I fell into a funk around the time I graduated from college and started my office job. The symptoms weren’t severe at first. I didn’t feel depressed. It was more of a lack of energy than sadness. All the enthusiasm and spirit of my college years were gone. My senses were muted.
I figured my body was adjusting to waking up to a screeching alarm at 7 a.m. after years of rising naturally at 10 or 11 a.m. After several months passed and my symptoms hadn’t improved, I started to feel depressed. I hadn’t felt so drained since I had mono my junior year in high school or after I got that three foot bong for my 20th birthday.
I started to get desparate. Early one morning, before my coworkers arrived and I was all alone in the maze of cubicles, I put my phone’s head set on and dialed the four-digit extension of the office’s staff psychiatrist. (Apparently, enough of my colleagues felt the way I did for the office to have a full-time shrink.) Three rings and no answer. This is silly, I thought to myself. Just as I extended my index finger to the “end call” button on my Cisco phone, there was an answer. “This is Dr. Susnow,” the voice on the other end said.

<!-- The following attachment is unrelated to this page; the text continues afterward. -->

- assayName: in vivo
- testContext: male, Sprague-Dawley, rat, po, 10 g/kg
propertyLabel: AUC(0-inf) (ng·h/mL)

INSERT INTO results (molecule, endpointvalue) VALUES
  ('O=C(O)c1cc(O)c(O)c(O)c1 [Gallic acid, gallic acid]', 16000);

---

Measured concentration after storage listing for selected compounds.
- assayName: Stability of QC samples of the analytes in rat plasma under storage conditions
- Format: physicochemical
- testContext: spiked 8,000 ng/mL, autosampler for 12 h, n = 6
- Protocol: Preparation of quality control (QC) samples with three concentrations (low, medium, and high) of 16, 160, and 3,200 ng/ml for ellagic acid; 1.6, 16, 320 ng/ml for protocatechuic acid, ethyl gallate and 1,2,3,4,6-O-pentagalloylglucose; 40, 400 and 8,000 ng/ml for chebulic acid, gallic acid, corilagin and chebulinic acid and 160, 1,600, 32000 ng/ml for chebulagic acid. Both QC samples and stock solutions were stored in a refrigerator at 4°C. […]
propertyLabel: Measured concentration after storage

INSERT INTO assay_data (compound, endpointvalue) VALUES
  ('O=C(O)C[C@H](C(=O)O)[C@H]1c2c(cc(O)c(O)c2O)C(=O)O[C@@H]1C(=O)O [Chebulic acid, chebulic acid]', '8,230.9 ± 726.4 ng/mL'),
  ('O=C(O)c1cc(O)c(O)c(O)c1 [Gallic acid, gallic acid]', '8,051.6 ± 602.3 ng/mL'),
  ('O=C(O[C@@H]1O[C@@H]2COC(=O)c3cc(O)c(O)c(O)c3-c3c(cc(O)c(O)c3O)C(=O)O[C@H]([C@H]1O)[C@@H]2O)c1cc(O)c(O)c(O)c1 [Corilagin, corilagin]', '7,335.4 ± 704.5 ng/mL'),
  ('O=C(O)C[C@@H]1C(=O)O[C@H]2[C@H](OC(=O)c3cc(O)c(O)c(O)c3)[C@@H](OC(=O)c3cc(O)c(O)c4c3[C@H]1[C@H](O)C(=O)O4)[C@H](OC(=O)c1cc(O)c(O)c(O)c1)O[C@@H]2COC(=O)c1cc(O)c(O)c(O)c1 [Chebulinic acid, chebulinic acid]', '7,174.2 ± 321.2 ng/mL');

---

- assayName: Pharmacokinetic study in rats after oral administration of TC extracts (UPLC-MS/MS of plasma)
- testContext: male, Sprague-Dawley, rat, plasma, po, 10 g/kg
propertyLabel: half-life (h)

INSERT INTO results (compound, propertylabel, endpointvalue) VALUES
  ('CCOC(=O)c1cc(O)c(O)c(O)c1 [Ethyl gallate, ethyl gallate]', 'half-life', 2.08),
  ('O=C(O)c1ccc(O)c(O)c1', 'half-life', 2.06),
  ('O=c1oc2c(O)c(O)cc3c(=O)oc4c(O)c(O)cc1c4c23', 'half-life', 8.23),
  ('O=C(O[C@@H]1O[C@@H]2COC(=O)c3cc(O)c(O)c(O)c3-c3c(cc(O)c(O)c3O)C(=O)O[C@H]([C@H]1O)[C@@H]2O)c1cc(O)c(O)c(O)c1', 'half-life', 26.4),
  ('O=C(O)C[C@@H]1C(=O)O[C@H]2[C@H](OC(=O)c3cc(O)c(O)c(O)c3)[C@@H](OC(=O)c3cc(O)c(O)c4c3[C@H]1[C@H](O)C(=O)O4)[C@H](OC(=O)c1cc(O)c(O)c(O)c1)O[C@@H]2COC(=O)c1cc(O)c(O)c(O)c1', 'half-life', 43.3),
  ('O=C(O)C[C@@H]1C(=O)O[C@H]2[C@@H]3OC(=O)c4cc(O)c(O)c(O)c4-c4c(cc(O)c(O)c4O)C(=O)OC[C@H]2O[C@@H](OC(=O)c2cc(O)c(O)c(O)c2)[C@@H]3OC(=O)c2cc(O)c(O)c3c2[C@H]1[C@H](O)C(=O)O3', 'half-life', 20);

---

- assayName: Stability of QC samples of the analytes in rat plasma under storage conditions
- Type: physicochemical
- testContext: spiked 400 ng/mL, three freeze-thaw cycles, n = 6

I wanted to hang up but I knew that his caller ID exposed my identity.
“Um, uh,” I stuttered. “I’m sorry, I shouldn’t have called.”
“No,” he said forcefully. “You called for a reason. Come to my office at noon. We’ll talk then.”
The next thing I heard was a dial tone. I exhaled as I placed the head set on my desk. Sean from three cubes away shouted, “Sup,” and smacked me on the back of my head as he walked by, causing me to jump out of my chair. I stood and surveyed the grey and beige room to make sure no one had overheard my conversation. Luckily, it was just Sean and me.